Celebrating Indigenous People’s Day

Celebrating Indigenous People's Day

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The second Monday of October marks the date of two colliding holidays: Indigenous People’s Day一a day honoring the contributions, history and culture of Native Americans一 and Columbus Day一 a day marking Christopher Columbus’ arrival to San Salvador (now the Bahamas).
Indigenous People’s Day, celebrated since 1982, has been adopted by dozens of cities, several universities and a growing number of states. As of 2020, the holiday is observed by the states of Alabama, Minnesota, Hawaii, Idaho, Alaska, Maine, Louisiana, Oregon, New Mexico, Nevada, Oklahoma, Michigan, Vermont, South Dakota, North Carolina, Iowa and Wisconsin.
Indigenous People’s Day is commonly celebrated with festivals, parades, educational panels and other activities meant to build appreciation for Native Americans and awareness for the suffering the community has faced.
Activists have long argued that holidays, statues and memorials to Columbus defend his actions while giving him credit for “discovering” a place that was already inhabited. “Columbus Day is not just a holiday, it represents the violent history of colonization in the Western hemisphere,” said Leo Killsback, professor of American Indian Studies at Arizona State University.
Columbus Day, which was first celebrated in 1797, and declared a federal holiday in 1971, is intended to honor the “discoverer” of America. Several personal journals and historical documents have brought to light the brutality he committed against the people he encountered including slavery, exploitation and sexual abuse of natives.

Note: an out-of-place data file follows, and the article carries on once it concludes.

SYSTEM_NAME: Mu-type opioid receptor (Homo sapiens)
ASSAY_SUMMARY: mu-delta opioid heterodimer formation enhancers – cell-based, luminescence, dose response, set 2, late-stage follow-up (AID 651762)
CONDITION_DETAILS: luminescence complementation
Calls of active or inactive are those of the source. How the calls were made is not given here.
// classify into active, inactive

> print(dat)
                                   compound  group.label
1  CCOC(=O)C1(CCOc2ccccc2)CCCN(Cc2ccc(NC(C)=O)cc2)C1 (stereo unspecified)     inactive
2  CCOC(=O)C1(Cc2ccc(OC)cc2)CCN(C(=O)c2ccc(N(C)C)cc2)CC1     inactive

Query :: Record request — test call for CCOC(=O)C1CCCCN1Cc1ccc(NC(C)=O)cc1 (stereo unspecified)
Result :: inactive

Throughout his years in the New World, Columbus enacted policies of forced labor, meaning natives were put to work for profit. Later, Columbus sent thousands of Taino “Indians” from the island of Hispaniola to Spain to be sold, and many died in route. The natives left behind were forced to search for gold in mines and work on plantations. Sixty years after Columbus landed, only a few hundred of what may have been 250,000 Taino were left on the island.
In addition to enslavement and violence, the “Age of Exploration,” that Columbus helped contribute to, led to the spread of new diseases to America which, over time, devastated the indigenous populations of New World islands and communities.
Anthony Tamez-Pochel, co-president of Chi-Nations Youth Council says, “For us to celebrate a man who’s done these horrible atrocities against indigenous people, to me, it’s a slap in the face. I understand where the Italian-American community is coming from, it gives them a chance to celebrate their heritage, but at the expense of another’s culture.”